Because today is Earth Day, I am reposting bits from an old post from Blog Action Day and listing some earth-friendly brands that I’ve the pleasure of trying:
Endangered Species donates a portion of their chocolate bar proceeds to help, well, endangered species. I’ve only formally reviewed one of their bars, but I’ve tasted several of them (including the wolf, panther, dolphin, and rain forest) and have loved them all. Endangered Species makes really good chocolate that holds its own against Scharffen Berger and the like, which is especially admirable when they could be just coasting on their environmental pledge.
Theo 3400 Phinney Bars are fair trade (they pay above the market price for beans so that cacao growers can earn a living wage) and organic. I’ve reviewed some of their line and loved the chai bar. Sadly, I can no longer find this brand in my library’s cafe.
Dagoba bars, sold under Hershey’s artisan confections line, are certified organic, and I’ve reviewed several and tried more that I haven’t formally reviewed (the Superfruit is okay, the Conacado is nutty, and the Xocolatl is too spicy and is not as good as other chili chocolate bars).
Green and Black’s is, I think, one of the earliest chocolate brands to be on the organic bandwagon. I haven’t formally reviewed any of their bars, but I can tell you that their milk bar tastes like the inside of a Cadbury mini-egg.
I don’t know how to reconcile the carbon footprint of chocolate. Unless you live in South or Central America or Africa, you’re not going to be able to have chocolate on a locavore diet. Then again, measuring the carbon footprint of food is so hard (is local better for the environment? or organic? or even efficiently mass-produced?) that it may not be a good guideline. But now, at least, environmental awareness is present in the candy industry. There are now several brands of organic bars out there, and many non-organic companies may have an organic line.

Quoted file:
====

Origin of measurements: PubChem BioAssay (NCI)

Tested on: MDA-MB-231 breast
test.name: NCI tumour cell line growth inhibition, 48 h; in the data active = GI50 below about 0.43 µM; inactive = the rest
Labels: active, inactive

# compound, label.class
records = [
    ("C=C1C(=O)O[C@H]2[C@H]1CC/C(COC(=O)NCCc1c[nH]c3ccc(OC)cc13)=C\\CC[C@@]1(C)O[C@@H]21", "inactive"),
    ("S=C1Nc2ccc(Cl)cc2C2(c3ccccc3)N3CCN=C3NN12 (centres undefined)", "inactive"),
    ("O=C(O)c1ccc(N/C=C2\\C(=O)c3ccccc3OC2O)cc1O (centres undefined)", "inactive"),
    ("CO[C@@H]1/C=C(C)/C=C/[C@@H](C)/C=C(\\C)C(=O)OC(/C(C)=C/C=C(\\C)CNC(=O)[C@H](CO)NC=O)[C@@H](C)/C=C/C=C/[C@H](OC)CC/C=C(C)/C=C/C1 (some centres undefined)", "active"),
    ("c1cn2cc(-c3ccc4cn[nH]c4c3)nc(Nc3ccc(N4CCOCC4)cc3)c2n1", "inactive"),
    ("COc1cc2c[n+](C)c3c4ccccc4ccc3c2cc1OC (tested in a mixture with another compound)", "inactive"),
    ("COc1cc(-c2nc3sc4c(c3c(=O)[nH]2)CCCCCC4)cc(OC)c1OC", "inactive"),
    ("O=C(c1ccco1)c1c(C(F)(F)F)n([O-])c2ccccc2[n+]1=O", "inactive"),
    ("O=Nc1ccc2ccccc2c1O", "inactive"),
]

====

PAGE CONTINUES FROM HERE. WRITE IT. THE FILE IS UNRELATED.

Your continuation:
Today is Blog Action Day, when blogs around the world post on the same topic to raise awareness. This year, we?re bloggging about the environment. In the candy world, I?ve taken that to mean blogging about organic and fair trade candy.
As you can see from a quick Amazon.com search, there are hundreds of organic candies, organic chocolates, fair trade candies, and fair trade chocolates.
I haven?t reviewed much organic stuff on this site, mostly because organic candy is pricier than the average Hershey bar, and I?m a college student who is far from being financially secure. But I?ve still managed to hit a few: Larabars and their Jocalat line use only fair trade and organic ingredients, Vosges claims a green mission on their website, and I think the truffles I got at Whole Foods were green in some way, if only because they came from Whole Foods. Sustainable food is HUGE at Yale, and I can promise you that organic desserts, even when mass produced by the dining halls, is sinfully delicious.
I?ve seen Dagoba bars (BUY!) and Yummy Earth Lollipops (BUY!) at the campus convenience store. I wanted to buy some and try them in time to review for my Blog Action Day post, but I?ve had a nasty cold for the past week, so I haven?t been tasting new things because my sense of taste is compromised. I?m nearly fully recovered though, and I?ll hopefully be able to have those reviews up within the next couple of weeks.
While my site?s sustainable candy section is regrettably sparse, Cybele?s got a whole category on her site for organic candy reviews and tips on how to go green for Halloween.
I hope you learned something from today?s post! I know I did in putting it together.